His personality is endearing and the struggles he’s had to go through are immense for someone his age. He didn’t have the freedom to come into his own independence at around the age he is now but instead, has always been taking care of his older Autistic brother. Sam isn’t a bad person but only seems to be able to protect his brother the one way he knows and that’s by being pretty violent to whoever picks on Avery. The juxtaposition of his kind yet flawed personality doing these acts for the opposite reasons to what his father had when he was physically abusing Sam and Avery makes him question whether he really is a good person because he doesn’t know how else to react to defend himself or his brother. This question of morality hits just as hard as seeing these brothers struggle in flashbacks when they were abandoned to their unloving aunt.

Sam and Avery’s relationship was so complex and well-woven into the story. Sam loves Avery and would do anything for him but having to look after him all the time (especially being the younger brother) begs the questions of who’s looking after Sam? Their past trauma and the autistic representation was brilliantly written, especially Sam’s anxiety symptoms.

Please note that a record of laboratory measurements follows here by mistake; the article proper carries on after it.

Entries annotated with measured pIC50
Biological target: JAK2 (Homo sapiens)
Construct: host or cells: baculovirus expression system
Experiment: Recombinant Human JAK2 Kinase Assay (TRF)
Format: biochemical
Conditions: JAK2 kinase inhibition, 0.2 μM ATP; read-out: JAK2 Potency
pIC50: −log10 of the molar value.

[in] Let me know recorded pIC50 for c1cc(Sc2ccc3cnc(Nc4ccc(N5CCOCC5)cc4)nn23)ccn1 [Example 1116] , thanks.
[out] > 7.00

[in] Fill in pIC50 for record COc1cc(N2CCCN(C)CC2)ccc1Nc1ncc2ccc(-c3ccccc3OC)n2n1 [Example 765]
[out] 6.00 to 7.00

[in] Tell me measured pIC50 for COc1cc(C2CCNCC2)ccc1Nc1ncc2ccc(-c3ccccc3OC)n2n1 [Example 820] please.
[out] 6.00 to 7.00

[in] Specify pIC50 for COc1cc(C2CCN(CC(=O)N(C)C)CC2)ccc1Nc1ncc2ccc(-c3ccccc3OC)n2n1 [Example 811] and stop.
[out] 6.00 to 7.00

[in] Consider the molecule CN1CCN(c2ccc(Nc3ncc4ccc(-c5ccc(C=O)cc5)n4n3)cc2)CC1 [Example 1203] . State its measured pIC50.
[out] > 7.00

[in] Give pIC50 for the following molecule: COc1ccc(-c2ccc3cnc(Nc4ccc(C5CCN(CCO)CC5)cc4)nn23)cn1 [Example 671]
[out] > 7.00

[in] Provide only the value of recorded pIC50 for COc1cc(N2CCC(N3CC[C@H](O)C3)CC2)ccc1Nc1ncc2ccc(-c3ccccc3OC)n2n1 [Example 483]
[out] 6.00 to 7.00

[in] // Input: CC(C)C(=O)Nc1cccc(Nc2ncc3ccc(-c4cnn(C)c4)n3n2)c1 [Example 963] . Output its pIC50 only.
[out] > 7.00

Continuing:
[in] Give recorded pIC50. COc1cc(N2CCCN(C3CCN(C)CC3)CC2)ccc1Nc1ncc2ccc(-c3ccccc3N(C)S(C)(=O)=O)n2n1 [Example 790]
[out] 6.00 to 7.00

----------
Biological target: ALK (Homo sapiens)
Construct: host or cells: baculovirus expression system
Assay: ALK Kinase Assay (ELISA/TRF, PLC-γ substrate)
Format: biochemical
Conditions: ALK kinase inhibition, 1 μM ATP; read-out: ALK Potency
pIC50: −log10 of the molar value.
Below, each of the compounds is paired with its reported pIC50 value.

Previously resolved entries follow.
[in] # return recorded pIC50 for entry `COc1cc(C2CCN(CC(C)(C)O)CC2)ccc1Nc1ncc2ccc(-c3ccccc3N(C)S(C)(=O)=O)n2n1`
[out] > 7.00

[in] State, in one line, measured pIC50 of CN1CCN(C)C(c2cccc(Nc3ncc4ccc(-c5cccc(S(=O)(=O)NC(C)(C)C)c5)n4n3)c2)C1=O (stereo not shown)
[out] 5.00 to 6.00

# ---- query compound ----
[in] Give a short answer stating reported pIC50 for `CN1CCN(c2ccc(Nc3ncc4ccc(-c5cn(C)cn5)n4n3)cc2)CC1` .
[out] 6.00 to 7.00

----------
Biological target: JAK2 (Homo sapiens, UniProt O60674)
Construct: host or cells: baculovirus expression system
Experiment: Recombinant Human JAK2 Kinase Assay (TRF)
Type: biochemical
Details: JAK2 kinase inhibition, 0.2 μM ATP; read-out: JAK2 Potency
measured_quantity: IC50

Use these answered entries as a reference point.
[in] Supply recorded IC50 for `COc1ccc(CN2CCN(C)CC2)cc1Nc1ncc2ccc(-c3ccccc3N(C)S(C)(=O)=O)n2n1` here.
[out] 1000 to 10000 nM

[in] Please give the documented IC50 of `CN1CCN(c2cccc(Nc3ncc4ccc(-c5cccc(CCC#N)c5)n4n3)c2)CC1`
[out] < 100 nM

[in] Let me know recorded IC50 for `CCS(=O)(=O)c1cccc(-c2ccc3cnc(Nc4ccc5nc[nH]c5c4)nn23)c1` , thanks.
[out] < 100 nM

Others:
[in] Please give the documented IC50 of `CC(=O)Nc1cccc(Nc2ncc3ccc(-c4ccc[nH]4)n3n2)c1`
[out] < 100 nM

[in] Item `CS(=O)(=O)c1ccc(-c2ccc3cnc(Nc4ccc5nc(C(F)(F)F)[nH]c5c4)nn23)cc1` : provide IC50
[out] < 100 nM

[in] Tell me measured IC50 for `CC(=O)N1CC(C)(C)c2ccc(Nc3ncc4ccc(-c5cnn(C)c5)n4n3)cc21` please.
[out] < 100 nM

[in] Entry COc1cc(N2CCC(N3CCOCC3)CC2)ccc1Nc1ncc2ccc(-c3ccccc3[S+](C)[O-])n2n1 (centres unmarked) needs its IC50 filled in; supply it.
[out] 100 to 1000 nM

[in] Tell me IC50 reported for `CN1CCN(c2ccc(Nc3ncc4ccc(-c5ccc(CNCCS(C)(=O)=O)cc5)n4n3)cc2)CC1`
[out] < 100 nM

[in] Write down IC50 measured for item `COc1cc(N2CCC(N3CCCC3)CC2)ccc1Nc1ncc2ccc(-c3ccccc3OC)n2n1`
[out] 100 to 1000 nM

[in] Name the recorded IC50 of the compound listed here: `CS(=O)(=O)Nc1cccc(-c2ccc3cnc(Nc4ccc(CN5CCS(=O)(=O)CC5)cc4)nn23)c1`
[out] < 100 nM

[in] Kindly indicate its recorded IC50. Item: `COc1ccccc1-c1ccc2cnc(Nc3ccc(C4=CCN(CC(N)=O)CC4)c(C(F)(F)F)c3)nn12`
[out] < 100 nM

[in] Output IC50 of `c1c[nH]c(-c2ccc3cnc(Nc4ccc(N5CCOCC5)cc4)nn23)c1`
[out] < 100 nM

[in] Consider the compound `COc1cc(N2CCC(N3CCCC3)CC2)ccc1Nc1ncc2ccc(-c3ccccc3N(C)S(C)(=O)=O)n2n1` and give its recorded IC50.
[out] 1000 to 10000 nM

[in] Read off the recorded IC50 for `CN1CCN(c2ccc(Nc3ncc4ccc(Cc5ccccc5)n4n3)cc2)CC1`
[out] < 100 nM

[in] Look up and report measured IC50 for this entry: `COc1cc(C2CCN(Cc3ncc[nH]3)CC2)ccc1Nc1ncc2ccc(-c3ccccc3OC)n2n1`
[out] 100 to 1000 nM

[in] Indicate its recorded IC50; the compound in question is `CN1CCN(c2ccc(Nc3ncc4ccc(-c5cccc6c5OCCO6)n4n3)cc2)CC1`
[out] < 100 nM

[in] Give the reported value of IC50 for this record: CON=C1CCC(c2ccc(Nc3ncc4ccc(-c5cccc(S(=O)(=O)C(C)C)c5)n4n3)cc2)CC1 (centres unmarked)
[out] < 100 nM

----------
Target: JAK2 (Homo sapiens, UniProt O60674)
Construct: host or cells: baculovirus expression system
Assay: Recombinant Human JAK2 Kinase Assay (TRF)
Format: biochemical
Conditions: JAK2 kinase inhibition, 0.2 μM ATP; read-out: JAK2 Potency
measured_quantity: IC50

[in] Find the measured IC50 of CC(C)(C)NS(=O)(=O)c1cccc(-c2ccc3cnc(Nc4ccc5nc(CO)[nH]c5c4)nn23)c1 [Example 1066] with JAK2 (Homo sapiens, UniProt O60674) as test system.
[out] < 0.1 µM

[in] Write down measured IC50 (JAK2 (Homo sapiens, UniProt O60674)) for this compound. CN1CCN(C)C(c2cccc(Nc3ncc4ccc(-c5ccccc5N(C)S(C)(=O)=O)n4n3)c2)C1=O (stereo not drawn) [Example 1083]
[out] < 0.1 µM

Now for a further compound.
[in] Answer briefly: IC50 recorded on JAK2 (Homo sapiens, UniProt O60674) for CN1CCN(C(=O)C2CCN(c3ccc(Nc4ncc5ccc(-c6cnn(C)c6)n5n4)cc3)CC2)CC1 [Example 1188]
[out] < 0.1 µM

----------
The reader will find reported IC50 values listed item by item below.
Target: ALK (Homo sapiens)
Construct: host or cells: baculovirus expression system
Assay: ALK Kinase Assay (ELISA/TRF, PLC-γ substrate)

When Sam accidentally breaks into a house that is still being lived in, we are introduced to the DeLainey’s who are just the classic, almost cheaper by the dozen big, chaotic family. Despite the noise and the constant stream of people, the DeLainey’s; and specifically the main side characters being a girl Sam’s age named Moxie and her father are the kindest and most charitable people. Their family life might be chaotic but the busy scenes were so full of hilarious banter and just – love, that made me smile a whole lot. The attention to detail in the writing of these scenes was just plain impressive. Each side character has its own story and is brought to life to seamlessly.

While some may have seen the general plot line or event timeline as disorganised, I thought it was perfect because it was quite literally an abstract plot for a character that hasn’t had a simple moment of stability and continuity in his life (rip I know). While Sam and Avery definitely made this story quite dark, painful and hard-hitting, this story was definitely one that also makes you smile, laugh and brings you joy and hope through the gorgeous DeLainey family (YES good people still exist in this world). I personally also loved that the romance in this book wasn’t at the forefront of the story because, sorry guys, love doesn’t cure all – especially not poverty or homelessness or violent past traumas/anxieties.

Overall this story had so much impact and made me so emotional. It made me laugh and cry and although I still prefer ATPN, this book was beautiful and perfect and I really hope I get to read and meet these characters again *wink wink nudge nudge* Highly recommend it to anyone looking to get their heart broken a little.

What did you guys think of the book/interview? Let me know in the comments!

Until next time,